This story was written by Staci D. Kramer.
NBC Sports and the NFL have another one-year deal to live stream the network’s coverage of Sunday Night Football on their respective sites, NBCSports.com and NFL.com. The digital package, which is technically separate from the two-year extension for broadcast rights announced Wednesday, kicks off on a Thursday, Sept.10, with the Titans and the Super Bowl champ Steelers. [Thanks, Joe Flint, for catching my rematch mistake so fast.] The deal includes revenue sharing with NBC selling the advertising just as it does for broadcast. NBC Sports also can syndicate streaming rights but hasn’t made any agreements yet for this season; more on that below.
The biggest change this year, besides the fact that it’s no longer a novelty: NBC Sports will be using its HD-quality player using Microsoft’s Silverlight technology for Sunday Night Football Extra. Last year’s Adobe (NSDQ: ADBE) Flash player predated a new deal between NBC Sports and Microsoft (NSDQ: MSFT) that covers the NFL, the Olympics, Wimbledon, and Universal Sports. While there are some financial elements in the overall Microsoft-NBC deal, a value swap is at the core: NBC gets technology and development for its player (which is actually produced by Vertigo Software) and Microsoft gets a major promotional platform for its continuing search for more market share.
NBC Sports claims it can offer the highest quality yet in a video player for sports; the extras include slo-mo replay, full DVR functionality and the ability to open the player during the middle of the game and rewind to the beginning to catch a missed play or just catch up. It also includes four additional camera angles. Unlike most online TV rewinds, which tend to come with another commercial, NBC Sports digital head Perkins Miller promises that won’t be the case. “We’re not going to do that every time.”
—The money: Miller said he can’t really go into to the economics of the deal: “The goal is to have us both make money off of it. We are both participating in revenue. ... We’re still very early in this. It’s still very much an experiment. It’s worth more and more every year.” How much can an online game be worth? ” It depends on how you want to net this out. We’re into the seven-figure range from a revenue standpoint.” That means it’s possible one digital game brings in less that one 30-second Super Bowl spot—NBC reportedly sold some for $3 million a pop during the last SB. Even though the streaming and broadcast deals are separate, they are inextricably entwined. The NFL could sell the broadband rights elsewhere but is highly unlikely to honk off the golden geese, putting the rights with each broadcaster as long as the two can agree on terms. At the same time, NBC sees digital as a way to support and extend television in terms of viewers and advertisers. Miller says close to 100 percent of the advertisers for SNFE are advertising on the broadcast, even more than the 85 percent overlap in the Olympics.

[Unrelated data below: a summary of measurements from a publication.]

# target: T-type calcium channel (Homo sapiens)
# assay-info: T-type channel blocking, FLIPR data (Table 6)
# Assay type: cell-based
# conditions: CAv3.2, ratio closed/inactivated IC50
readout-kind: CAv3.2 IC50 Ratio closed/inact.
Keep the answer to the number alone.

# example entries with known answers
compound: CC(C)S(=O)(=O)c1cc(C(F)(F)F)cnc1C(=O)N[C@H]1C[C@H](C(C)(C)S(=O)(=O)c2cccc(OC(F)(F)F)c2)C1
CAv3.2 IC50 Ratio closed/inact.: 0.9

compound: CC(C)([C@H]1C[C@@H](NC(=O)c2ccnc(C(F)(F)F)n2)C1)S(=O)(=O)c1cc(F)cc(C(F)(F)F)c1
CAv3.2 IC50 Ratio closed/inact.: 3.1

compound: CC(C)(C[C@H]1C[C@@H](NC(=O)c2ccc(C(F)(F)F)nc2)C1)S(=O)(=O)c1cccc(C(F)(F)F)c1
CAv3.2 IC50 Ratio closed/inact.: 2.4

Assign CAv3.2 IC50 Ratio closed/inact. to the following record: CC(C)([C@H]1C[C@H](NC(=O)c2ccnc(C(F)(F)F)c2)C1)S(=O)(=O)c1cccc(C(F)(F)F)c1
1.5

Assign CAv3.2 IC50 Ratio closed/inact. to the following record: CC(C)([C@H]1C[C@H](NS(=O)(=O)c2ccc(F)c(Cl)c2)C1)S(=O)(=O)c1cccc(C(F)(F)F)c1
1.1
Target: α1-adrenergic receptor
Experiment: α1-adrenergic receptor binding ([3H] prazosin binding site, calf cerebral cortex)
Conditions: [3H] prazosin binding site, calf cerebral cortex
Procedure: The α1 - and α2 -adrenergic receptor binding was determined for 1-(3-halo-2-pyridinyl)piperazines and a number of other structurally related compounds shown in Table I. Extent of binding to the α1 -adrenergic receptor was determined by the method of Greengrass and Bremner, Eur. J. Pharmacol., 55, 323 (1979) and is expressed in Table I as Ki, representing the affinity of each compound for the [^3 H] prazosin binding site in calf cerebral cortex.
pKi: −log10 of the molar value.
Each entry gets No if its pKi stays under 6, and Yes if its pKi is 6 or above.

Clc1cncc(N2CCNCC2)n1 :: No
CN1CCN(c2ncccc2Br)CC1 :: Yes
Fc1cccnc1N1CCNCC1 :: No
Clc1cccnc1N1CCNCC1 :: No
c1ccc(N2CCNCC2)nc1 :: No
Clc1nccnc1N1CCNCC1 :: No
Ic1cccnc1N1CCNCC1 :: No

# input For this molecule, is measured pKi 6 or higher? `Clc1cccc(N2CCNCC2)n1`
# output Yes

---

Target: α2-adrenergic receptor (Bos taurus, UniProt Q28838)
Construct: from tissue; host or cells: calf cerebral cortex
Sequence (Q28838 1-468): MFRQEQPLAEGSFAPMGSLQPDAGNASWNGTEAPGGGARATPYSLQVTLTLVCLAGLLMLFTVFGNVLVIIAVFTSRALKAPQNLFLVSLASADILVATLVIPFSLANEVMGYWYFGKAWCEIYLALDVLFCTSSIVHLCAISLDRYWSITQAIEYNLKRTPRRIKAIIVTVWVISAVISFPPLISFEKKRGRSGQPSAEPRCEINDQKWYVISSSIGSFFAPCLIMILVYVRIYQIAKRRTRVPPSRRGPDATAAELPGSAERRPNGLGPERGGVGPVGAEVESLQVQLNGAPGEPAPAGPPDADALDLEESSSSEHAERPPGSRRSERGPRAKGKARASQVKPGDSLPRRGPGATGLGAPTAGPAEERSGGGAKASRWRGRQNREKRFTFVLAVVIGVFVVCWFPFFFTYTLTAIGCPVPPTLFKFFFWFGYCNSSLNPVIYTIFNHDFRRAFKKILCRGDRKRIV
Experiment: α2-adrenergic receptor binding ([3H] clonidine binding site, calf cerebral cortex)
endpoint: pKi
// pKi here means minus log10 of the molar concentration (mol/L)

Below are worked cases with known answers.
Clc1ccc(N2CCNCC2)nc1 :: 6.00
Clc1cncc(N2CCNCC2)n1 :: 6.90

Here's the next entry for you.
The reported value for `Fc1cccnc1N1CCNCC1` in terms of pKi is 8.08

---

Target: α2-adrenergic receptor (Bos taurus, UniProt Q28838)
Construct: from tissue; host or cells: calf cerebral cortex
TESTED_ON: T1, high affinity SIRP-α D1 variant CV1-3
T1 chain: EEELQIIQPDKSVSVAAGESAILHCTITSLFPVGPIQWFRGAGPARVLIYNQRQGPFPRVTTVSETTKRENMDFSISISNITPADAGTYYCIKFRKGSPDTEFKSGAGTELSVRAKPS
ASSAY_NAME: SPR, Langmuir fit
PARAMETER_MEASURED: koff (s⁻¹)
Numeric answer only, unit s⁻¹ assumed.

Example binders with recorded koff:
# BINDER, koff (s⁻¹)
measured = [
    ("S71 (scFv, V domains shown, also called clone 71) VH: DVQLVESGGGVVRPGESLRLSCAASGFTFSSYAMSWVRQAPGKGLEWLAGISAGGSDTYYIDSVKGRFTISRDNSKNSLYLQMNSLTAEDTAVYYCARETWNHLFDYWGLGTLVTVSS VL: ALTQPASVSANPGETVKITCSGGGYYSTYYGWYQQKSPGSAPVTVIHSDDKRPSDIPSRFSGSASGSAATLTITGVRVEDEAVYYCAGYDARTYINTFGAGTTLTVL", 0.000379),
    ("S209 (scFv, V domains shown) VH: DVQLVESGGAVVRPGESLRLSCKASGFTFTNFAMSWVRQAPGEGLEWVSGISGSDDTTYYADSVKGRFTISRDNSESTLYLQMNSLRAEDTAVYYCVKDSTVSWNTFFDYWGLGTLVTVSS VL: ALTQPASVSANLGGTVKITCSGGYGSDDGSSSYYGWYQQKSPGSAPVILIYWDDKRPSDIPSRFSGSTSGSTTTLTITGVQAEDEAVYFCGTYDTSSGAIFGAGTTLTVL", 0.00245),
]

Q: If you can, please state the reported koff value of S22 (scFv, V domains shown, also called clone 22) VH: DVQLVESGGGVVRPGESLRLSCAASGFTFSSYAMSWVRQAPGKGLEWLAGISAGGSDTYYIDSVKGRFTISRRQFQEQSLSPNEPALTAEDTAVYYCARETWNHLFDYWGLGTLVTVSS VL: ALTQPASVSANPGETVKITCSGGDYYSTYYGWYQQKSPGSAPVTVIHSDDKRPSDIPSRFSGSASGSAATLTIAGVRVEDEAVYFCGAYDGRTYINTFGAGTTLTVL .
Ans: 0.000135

The webcast has the same number of avails plus each of the additional camera angles can be sponsored. HMiller said the ad market has been moving slowly but the demand is “pretty remarkable.”
—Syndication:Last year, Yahoo (NSDQ: YHOO) came in for the second half; Miller told paidContent the network is talking to Yahoo again and other portals, including Olympic partner MSN and AOL (NYSE: TWX), and he’s “hopeful we’ll have support.” It’s a little tricky, though, because syndication centers on the player, not the actual redistribution of the feed. And there’s no embedding. Says Miller, “It’s not embeddable; it’s a full-page player dedicated to simply playing video. For another site to link to it is fine.” Clicking that link will take you back to the control of NBC Sports and the NFL every time. That’s why you may see links to SNFE show up in Hulu’s video directory but not live game video in a player on the NBCU-News Corp.-Disney JV site. Asked about YouTube, which has worked with CBS (NYSE: CBS) and is using Sony (NYSE: SNE) and ESPN (NYSE: DIS) players now, Miller said, “The possibility exists for us to frame this player like NCAA did with CBS” (for March Madness) but it’s not on the table just now.
By Staci D. Kramer